Spring has finally arrived, but many of us are still reeling from the harsh winter. And the especially large number of wildlife deaths recently because of toxic yew (Taxus) has Treasure Valley residents searching for an alternative to the popular landscaping plant.
For most local homeowners, yew is just a plant that showed up in their yards, perhaps planted by a previous owner or a hired landscaper to create a certain look.
The kind of yew used in many landscapes is not native to Idaho, and is toxic to humans and pets as well as to the large numbers of wintering wildlife who were searching throughout the Valley for food sources that weren’t buried under snow.
Now that the ground has thawed, consider getting rid of your yews and planting some of these alternatives instead. And while you’re at it, we have a couple more recommendations for making your yard more regionally appropriate and lower maintenance.
What was the yew’s role in your yard?
First, reflect on what purpose yew is serving in your yard. Is it creating a hedge? Do you need to be able to prune it? Is it in a shady area? Do you enjoy the fact that it stays evergreen?
Then, consider the following options:
▪ If you need something you can prune, Arbovitae (Thuja) is a popular, hardy option, able to withstand years of pruning. Also worth a look is Oregon grape (Mahonia aquifolium), a regionally native plant that can be pruned somewhat formally.
▪ For an evergreen replacement, consider Austrian pine (Pinus nigra), particularly the cultivar ‘Arnold Sentinel,’ which has a compact, columnar form. Curleaf mountain mahogany (Cercocarpus ledifolius) is a lovely, less formal option that is also native to this region. ‘Skyrocket’ Western juniper has a tidy columnar shape that provides plenty of screening.
▪ If you need to replace a yew in a shady area of the yard, the following are shade tolerant and all regionally appropriate: Oregon boxwood (Paxistima mysinites), Red Osier dogwood (Cornus stoloifera), Oregon grape (Mahonia aquifolium), and Ninebark (Physocarpus).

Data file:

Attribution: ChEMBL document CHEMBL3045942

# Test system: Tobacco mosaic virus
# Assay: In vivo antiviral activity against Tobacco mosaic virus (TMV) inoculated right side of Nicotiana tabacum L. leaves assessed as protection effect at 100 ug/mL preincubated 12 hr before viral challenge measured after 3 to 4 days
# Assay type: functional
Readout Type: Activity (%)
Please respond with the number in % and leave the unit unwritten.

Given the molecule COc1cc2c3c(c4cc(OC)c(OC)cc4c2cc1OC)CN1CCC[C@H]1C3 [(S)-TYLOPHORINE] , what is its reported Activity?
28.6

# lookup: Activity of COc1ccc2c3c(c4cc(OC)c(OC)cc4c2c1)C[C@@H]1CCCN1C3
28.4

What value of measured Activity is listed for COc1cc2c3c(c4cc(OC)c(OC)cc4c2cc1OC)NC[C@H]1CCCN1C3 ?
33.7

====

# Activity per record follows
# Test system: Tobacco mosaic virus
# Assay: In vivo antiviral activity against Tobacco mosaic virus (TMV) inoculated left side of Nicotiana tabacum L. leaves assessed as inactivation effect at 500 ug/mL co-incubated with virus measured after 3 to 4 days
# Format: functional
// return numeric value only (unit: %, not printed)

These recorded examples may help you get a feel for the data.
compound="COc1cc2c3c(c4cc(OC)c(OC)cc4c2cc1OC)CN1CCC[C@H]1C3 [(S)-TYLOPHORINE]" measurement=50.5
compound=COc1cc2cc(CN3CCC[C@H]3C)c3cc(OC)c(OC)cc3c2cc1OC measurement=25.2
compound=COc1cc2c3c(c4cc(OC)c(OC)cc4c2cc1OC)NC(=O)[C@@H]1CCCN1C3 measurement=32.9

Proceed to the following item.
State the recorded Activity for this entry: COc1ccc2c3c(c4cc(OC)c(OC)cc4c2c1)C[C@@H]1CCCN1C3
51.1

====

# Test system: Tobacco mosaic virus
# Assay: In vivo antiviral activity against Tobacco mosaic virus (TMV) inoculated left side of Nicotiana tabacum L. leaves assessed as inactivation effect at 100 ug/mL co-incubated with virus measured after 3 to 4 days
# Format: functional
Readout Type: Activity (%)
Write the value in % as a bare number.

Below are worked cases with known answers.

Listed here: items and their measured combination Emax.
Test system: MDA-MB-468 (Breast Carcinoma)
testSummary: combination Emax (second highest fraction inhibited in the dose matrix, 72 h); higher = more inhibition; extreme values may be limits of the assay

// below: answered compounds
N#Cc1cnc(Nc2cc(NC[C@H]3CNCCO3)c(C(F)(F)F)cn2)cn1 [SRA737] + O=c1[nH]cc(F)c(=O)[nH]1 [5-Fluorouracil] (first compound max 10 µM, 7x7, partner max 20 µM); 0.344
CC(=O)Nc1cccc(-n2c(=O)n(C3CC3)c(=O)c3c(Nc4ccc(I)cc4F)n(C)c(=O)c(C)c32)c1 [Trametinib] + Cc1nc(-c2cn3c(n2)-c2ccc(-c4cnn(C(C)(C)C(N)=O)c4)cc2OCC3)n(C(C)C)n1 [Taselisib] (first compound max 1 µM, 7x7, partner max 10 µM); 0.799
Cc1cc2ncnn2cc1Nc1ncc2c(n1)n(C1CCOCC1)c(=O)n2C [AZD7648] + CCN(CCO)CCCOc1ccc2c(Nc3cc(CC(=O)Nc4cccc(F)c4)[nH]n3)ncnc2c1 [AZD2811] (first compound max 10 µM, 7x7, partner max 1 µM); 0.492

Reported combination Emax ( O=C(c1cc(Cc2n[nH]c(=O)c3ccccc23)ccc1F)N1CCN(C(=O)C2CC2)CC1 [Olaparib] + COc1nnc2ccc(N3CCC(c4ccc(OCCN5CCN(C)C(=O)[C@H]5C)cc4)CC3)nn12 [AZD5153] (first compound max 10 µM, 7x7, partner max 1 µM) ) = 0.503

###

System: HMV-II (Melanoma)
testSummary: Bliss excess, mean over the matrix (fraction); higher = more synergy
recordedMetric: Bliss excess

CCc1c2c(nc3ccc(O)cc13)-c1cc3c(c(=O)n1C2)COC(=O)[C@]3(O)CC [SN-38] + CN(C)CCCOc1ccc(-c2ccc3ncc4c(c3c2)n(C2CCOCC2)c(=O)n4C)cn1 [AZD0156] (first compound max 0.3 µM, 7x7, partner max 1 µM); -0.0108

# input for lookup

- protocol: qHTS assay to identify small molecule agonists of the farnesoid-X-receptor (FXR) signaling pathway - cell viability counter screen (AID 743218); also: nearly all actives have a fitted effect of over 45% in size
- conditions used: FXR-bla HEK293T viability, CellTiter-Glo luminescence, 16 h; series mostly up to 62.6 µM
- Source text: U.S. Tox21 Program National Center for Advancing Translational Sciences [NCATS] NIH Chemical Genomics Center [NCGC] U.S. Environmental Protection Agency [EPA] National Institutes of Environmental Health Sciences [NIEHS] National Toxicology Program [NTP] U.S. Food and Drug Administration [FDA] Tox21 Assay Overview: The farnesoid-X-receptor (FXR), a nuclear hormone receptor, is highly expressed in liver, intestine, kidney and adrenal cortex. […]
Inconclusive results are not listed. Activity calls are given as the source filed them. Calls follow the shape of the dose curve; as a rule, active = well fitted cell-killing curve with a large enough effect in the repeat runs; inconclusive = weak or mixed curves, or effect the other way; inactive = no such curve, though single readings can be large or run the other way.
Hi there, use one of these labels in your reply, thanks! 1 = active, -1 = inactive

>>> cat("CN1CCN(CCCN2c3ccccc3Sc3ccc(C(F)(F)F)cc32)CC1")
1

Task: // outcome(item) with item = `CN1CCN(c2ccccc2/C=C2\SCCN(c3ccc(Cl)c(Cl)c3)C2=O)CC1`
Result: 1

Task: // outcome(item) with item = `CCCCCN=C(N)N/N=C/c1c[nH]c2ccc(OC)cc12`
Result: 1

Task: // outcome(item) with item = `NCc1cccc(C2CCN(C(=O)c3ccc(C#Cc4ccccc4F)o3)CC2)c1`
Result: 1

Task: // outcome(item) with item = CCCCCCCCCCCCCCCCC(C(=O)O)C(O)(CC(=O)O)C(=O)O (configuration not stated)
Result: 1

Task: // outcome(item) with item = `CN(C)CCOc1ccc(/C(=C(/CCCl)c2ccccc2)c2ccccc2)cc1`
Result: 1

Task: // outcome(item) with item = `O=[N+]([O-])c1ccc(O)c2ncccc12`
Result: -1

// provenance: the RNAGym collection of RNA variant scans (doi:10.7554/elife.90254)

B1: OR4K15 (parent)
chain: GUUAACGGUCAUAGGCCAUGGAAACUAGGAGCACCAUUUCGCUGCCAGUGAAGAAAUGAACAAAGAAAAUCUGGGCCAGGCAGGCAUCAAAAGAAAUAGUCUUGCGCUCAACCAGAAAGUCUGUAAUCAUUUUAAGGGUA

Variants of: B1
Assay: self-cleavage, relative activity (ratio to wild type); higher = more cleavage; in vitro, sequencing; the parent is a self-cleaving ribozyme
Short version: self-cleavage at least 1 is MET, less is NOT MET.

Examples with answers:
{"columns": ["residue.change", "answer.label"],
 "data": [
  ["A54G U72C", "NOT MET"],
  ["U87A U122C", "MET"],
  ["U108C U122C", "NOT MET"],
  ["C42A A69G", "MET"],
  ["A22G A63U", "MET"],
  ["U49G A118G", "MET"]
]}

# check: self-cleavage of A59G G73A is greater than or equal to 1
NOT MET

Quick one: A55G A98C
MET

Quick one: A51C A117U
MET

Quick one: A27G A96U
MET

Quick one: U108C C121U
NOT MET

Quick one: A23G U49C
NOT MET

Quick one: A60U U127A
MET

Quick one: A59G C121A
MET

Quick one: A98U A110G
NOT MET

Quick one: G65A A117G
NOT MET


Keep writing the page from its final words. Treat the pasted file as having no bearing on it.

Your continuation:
Some other plants you may want to reconsider
And since you have your garden gloves on ...
Have you noticed that everyone has Russian sage (Perovskia atriplicifolia) in their yard? Russian sage is a fine plant: perennial, drought-tolerant, airy, profusely flowering, but vastly over-planted in the Treasure Valley. Additionally, it has a high oil content, making it flammable and thus not an ideal choice for firewise areas.
Brett van Papeghem with the Idaho Firewise program, recommends substituting Rocky Mountain penstemon, which is firewise and drought tolerant. Other penstemons are equally good substitutes, as well as the plethora of blue salvias you can find in any nursery.
Catmint (Nepeta) ‘Walker's Low’ is a profuse bloomer that is popular with pollinators, and this selection will not re-seed.
If you need a break from the blues and purples, try Appleblossom grass (Gaura lindhimeri), available in white or pink, or Yarrow (Achillea millefolium), available in a variety of cultivars with flowers of white, yellow, pink and terra cotta.
For a bold red with a loose habit similar to Russian sage, check out Red Mexican sage (Salvia darcyi) or Bridges penstemon (Penstemon rostriflorus). All these suggestions are drought tolerant, long bloomers that are planted far less frequently than Russian sage.
Say no to Rhodendrons
Another plant that Treasure Valley gardeners should reconsider: Rhododendrons. Yes, we all love their gorgeous blooms, but they are also completely unsuited to growing in the Treasure Valley, due to their love of moist, acidic soil and moderate temperatures.
This area is, in fact, the exact opposite of what Rhododendrons want in an environment. According to the American Rhododendron Society: “Regions suitable for growing rhododendrons and azaleas are those that have naturally acidic soils, adequate water availability, moderate humidity and winds and lack of temperature extremes.” So if you love Rhodies, go ahead and try them, but if you want something easier, we offer the following options:
Hydrangeas have spectacular blooms and come in a multitude of cultivars. Lilacs (Syringa is the Latin name, not to be confused with the local name used for the Idaho state flower) are also available in a number of colors and flower forms. More information on lilacs is available here: idahobotanicalgarden.org/whats-blooming-532016.
Viburnums are another versatile choice, with more than 150 species and numerous cultivated varieties. Many viburnums feature showy flowers, colorful berries and fall foliage.
Apache Plume (Fallugia paradoxa) and Fernbush (Chamaebatiaria millefolium) are two native options that produce an explosion of white flowers throughout the season and attract native pollinators.
For more inspiration and additional ideas for regionally appropriate plants, visit the Idaho Botanical Garden at 2355 Old Penitentiary Road in East Boise. The garden is open daily. Learn more at IdahoBotanicalGarden.org.
The professionals on the Horticulture staff at the Idaho Botanical Garden are responsible for planting and maintaining the 15 acres of specialty gardens, each with a unique focus. IBG’s Horticulture staff has many years of professional experience and education, and the team includes graduates of Boise State University, the University of Idaho, Oregon State University, the College of Western Idaho and Texas A&M University.